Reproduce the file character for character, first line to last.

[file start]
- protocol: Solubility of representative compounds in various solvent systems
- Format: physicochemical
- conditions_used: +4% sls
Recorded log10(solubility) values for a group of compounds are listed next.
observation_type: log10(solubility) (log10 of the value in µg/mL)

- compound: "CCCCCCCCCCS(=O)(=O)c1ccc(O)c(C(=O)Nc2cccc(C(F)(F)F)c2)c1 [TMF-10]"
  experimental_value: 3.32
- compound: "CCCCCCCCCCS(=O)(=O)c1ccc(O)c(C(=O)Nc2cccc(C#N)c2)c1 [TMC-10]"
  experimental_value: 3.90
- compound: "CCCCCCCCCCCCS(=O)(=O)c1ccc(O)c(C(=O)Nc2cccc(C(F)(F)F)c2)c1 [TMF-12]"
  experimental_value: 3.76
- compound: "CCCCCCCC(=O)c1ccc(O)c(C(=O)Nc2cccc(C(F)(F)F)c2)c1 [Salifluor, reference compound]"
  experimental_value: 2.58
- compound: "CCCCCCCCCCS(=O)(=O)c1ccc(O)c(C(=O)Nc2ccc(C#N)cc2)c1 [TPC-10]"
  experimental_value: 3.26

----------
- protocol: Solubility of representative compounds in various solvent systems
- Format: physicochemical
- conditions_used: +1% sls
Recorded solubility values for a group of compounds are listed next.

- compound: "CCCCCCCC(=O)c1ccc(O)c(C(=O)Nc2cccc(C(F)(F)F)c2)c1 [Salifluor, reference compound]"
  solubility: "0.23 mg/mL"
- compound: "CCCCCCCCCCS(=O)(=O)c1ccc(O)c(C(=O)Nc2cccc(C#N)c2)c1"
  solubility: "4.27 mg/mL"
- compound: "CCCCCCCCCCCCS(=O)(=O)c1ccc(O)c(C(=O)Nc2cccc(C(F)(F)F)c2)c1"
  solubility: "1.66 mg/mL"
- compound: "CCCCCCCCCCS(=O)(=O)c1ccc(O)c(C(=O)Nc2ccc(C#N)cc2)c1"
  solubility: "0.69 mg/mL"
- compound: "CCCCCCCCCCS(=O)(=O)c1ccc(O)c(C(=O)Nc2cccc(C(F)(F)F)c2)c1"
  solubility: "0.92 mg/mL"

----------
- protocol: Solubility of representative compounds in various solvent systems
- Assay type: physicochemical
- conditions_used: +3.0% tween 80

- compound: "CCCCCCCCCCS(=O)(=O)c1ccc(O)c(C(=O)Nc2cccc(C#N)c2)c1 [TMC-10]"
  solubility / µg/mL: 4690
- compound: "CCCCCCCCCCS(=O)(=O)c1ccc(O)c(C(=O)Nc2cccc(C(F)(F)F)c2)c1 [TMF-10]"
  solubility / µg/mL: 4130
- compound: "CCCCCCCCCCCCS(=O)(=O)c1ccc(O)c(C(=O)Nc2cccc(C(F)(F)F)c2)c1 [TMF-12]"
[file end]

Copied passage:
- protocol: Solubility of representative compounds in various solvent systems
- Format: physicochemical
- conditions_used: +4% sls
Recorded log10(solubility) values for a group of compounds are listed next.
observation_type: log10(solubility) (log10 of the value in µg/mL)

- compound: "CCCCCCCCCCS(=O)(=O)c1ccc(O)c(C(=O)Nc2cccc(C(F)(F)F)c2)c1 [TMF-10]"
  experimental_value: 3.32
- compound: "CCCCCCCCCCS(=O)(=O)c1ccc(O)c(C(=O)Nc2cccc(C#N)c2)c1 [TMC-10]"
  experimental_value: 3.90
- compound: "CCCCCCCCCCCCS(=O)(=O)c1ccc(O)c(C(=O)Nc2cccc(C(F)(F)F)c2)c1 [TMF-12]"
  experimental_value: 3.76
- compound: "CCCCCCCC(=O)c1ccc(O)c(C(=O)Nc2cccc(C(F)(F)F)c2)c1 [Salifluor, reference compound]"
  experimental_value: 2.58
- compound: "CCCCCCCCCCS(=O)(=O)c1ccc(O)c(C(=O)Nc2ccc(C#N)cc2)c1 [TPC-10]"
  experimental_value: 3.26

----------
- protocol: Solubility of representative compounds in various solvent systems
- Format: physicochemical
- conditions_used: +1% sls
Recorded solubility values for a group of compounds are listed next.

- compound: "CCCCCCCC(=O)c1ccc(O)c(C(=O)Nc2cccc(C(F)(F)F)c2)c1 [Salifluor, reference compound]"
  solubility: "0.23 mg/mL"
- compound: "CCCCCCCCCCS(=O)(=O)c1ccc(O)c(C(=O)Nc2cccc(C#N)c2)c1"
  solubility: "4.27 mg/mL"
- compound: "CCCCCCCCCCCCS(=O)(=O)c1ccc(O)c(C(=O)Nc2cccc(C(F)(F)F)c2)c1"
  solubility: "1.66 mg/mL"
- compound: "CCCCCCCCCCS(=O)(=O)c1ccc(O)c(C(=O)Nc2ccc(C#N)cc2)c1"
  solubility: "0.69 mg/mL"
- compound: "CCCCCCCCCCS(=O)(=O)c1ccc(O)c(C(=O)Nc2cccc(C(F)(F)F)c2)c1"
  solubility: "0.92 mg/mL"

----------
- protocol: Solubility of representative compounds in various solvent systems
- Assay type: physicochemical
- conditions_used: +3.0% tween 80

- compound: "CCCCCCCCCCS(=O)(=O)c1ccc(O)c(C(=O)Nc2cccc(C#N)c2)c1 [TMC-10]"
  solubility / µg/mL: 4690
- compound: "CCCCCCCCCCS(=O)(=O)c1ccc(O)c(C(=O)Nc2cccc(C(F)(F)F)c2)c1 [TMF-10]"
  solubility / µg/mL: 4130
- compound: "CCCCCCCCCCCCS(=O)(=O)c1ccc(O)c(C(=O)Nc2cccc(C(F)(F)F)c2)c1 [TMF-12]"